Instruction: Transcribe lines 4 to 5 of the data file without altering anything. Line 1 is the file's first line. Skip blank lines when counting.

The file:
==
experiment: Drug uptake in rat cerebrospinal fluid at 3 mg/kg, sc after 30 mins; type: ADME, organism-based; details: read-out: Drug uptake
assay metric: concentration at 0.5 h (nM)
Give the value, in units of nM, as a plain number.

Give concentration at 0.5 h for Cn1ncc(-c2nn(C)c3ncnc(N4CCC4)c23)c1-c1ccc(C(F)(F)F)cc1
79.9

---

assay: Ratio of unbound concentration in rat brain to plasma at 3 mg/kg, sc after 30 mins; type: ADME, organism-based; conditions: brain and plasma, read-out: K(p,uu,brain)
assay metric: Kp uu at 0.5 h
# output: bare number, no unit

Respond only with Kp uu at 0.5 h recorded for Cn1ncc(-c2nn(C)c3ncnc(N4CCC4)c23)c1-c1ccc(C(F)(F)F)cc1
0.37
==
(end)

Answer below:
Give concentration at 0.5 h for Cn1ncc(-c2nn(C)c3ncnc(N4CCC4)c23)c1-c1ccc(C(F)(F)F)cc1
79.9